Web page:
Ray Dean, of Lawrence, who opposed the project and who with his wife, Sarah Dean, filed a lawsuit to stop it, said Bremby’s decision represents Kansas’ first step in grappling with climate change.
“The whole state is struggling to get itself re-oriented into the future. It is hard for everyone to do that,” Ray Dean said. “Trying to change the way we power ourselves is going to be a long, hard struggle.”
He said the public is starting to understand the effects of global climate change because of recent court cases, environmental events and decisions in other states to reject coal-fired plants.
Eye, the attorney representing the Deans and Sierra Club, agreed, saying, “Sunflower got overtaken by events, by the growing recognition of the need to deal with greenhouse gases and global warming.”
The Lawrence City Commission and attorneys general of eight states opposed the project.
The opponents had also said the plants would stifle the growth of wind energy. But Sunflower officials maintained it would actually promote wind energy because of new transmission lines associated with the project.
Under the proposal, 85 percent of the energy produced at the plants would be sold to customers in Colorado, Texas and Oklahoma.
Sebelius was critical of that. “Why should Kansans get 100 percent of the pollution and threats to our health,” she said, “while only getting 15 percent of the energy?”
COAL PROJECT TIMELINE
Feb. 6, 2006: Hays-based Sunflower Electric Power Corp. applies to the Kansas Department of Health and Environment for three 700-megawatt coal-burning generators.
Nov. 16-17, 2006: The project gets a cool reception during a public hearing in Lawrence.
Nov. 21, 2006: Lawrence City Commission votes 3-2 to formally oppose the complex.
Dec. 3, 2006: About 100 people rally outside the Capitol to oppose the project.
Dec. 15, 2006: Public comment period on the air quality permits ends. Eight states – including California, New York and Wisconsin – oppose the plants. Plant developers and many west Kansas residents support the project.
Dec. 29, 2006: Westar Energy postpones a decision on whether to build a coal-burning plant because of skyrocketing construction costs.
Feb. 3: A proposal before a Kansas House committee for a two-year ban on construction of coal-burning power plants dies.
March: Coal-burning suffers setbacks in unrelated events. Texas utility TXU announces it is for sale and reduces plans for 11 new coal-fired plants to three; and in Kansas, Westar Energy Inc., the state’s largest utility, announces plans to produce 500 megawatts of renewable energy power.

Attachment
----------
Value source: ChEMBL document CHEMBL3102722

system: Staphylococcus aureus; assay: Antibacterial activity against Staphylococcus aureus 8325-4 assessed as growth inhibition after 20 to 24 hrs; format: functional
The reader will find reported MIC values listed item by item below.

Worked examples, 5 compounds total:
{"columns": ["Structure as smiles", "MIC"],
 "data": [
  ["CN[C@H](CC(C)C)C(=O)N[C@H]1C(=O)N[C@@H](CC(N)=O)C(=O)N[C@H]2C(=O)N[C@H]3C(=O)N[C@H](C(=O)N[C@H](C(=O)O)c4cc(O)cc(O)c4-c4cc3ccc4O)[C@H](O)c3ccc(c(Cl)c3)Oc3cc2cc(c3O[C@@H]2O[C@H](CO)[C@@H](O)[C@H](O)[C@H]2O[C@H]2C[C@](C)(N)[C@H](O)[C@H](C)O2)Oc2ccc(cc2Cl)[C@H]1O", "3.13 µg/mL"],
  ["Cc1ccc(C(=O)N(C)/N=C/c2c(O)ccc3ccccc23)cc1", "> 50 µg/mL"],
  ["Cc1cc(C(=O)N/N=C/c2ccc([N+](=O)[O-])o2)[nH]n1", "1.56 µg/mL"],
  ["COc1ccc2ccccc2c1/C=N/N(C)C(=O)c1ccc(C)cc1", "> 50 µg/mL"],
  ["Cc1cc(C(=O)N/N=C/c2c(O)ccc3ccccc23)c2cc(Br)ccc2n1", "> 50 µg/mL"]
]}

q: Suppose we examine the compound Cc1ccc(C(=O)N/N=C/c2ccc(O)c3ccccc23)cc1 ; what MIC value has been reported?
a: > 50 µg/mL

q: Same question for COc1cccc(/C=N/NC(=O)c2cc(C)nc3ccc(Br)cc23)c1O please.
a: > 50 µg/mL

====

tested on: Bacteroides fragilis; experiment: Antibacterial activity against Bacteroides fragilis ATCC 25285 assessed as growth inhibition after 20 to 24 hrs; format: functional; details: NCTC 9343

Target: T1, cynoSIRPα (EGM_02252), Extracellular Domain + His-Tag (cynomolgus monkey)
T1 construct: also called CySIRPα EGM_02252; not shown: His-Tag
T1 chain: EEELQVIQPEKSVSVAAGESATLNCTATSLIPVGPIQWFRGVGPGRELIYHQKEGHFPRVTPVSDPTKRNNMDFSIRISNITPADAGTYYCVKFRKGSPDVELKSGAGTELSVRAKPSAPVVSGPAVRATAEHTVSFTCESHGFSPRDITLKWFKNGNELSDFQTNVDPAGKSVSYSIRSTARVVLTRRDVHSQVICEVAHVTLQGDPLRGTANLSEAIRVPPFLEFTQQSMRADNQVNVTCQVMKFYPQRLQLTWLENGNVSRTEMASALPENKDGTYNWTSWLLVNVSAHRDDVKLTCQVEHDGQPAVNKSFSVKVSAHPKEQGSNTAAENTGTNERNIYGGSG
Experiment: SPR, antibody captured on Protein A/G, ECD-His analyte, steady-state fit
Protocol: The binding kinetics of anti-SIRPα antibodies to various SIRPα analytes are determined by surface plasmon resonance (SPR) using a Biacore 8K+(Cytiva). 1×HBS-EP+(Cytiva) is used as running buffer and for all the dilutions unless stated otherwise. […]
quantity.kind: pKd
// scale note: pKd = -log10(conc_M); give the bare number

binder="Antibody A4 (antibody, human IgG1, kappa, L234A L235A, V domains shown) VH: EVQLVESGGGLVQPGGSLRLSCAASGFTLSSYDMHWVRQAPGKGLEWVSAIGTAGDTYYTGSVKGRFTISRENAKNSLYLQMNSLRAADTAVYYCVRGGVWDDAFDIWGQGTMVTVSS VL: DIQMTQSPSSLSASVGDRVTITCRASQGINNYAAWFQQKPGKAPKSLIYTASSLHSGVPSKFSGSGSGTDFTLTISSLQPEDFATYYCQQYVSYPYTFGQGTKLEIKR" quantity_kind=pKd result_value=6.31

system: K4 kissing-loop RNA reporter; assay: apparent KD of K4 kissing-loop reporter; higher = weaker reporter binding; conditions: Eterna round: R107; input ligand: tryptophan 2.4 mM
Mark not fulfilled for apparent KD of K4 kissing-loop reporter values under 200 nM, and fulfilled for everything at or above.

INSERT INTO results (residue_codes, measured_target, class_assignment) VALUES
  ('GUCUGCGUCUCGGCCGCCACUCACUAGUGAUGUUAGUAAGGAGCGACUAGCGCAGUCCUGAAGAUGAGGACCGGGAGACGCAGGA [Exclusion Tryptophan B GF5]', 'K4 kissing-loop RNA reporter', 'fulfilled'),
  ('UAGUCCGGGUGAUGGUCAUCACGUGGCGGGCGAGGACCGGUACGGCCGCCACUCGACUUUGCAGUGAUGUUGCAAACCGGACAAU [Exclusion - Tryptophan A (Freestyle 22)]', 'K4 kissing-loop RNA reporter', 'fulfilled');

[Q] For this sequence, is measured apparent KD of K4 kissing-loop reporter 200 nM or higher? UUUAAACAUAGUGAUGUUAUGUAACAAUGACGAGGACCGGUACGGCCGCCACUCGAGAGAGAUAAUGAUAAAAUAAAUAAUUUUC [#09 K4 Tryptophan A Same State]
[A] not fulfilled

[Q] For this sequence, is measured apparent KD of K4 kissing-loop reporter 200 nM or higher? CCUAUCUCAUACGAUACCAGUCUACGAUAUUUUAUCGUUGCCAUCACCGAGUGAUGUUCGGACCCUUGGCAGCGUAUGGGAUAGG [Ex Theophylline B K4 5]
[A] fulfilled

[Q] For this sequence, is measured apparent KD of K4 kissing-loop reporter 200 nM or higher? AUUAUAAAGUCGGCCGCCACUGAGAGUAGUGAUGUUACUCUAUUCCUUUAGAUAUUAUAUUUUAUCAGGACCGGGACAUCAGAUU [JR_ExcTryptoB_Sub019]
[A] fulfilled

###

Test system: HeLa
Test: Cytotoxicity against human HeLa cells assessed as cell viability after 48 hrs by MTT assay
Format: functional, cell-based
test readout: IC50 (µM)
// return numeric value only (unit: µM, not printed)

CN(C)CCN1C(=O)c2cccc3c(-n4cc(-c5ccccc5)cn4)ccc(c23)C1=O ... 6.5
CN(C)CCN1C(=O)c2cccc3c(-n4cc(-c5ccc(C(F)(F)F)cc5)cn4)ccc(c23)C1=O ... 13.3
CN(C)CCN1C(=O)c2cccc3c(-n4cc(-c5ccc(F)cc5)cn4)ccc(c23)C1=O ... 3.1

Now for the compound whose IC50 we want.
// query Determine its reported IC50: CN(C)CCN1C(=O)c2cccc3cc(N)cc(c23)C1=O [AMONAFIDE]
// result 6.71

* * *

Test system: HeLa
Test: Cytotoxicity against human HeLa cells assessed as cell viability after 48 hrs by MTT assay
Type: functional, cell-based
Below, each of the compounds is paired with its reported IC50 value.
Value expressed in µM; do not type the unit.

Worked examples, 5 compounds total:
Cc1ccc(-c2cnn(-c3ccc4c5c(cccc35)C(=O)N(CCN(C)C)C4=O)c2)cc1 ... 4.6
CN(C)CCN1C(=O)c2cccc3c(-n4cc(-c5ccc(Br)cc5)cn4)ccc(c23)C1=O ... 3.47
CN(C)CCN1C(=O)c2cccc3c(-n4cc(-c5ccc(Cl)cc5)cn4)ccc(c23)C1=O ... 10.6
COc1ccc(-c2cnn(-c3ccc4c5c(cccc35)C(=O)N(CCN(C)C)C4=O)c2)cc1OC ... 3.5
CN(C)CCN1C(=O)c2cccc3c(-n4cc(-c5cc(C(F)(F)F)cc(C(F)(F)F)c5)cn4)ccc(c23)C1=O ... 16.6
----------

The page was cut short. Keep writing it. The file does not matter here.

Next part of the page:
April 6: One of the three coal-fired power plants scheduled to be built is put on hold. Tri-State Generation and Transmission Association Inc. announces it will delay construction of the second of two units it planned to build, deciding to pursue natural gas and renewable energy plants.
April 2: The U.S. Supreme Court rules in a 5-4 decision that greenhouse gas emissions are an air pollutant and orders the EPA to reconsider its refusal to control those emissions.
May 25: Gov. Kathleen Sebelius and leaders of the state’s major electric utilities set a goal of using conservation and energy efficiencies to reduce energy consumption 10 percent by 2020.
May 29: Sarah and Ray Dean of Lawrence file a lawsuit against KDHE, seeking to stop the Holcomb project. The suit is consolidated with a similar lawsuit by the Sierra Club.
September: Sebelius starts to criticize the project, although she maintained she would have no influence in KDHE Secretary Roderick Bremby’s decision on whether to approve the proposal.
Sept. 28: Attorney General Paul Morrison issues a legal opinion that Bremby has latitude to reject the project. The opinion, which was sought by KDHE.
Oct. 8: KDHE staff recommends approval of the plants’ air quality permits. But Bremby says he has yet to make a decision on the issue.
Oct. 18: KDHE Secretary Bremby rejects the two 700-megawatt coal-fired electric power plants. Sunflower vows to pursue legal remedies.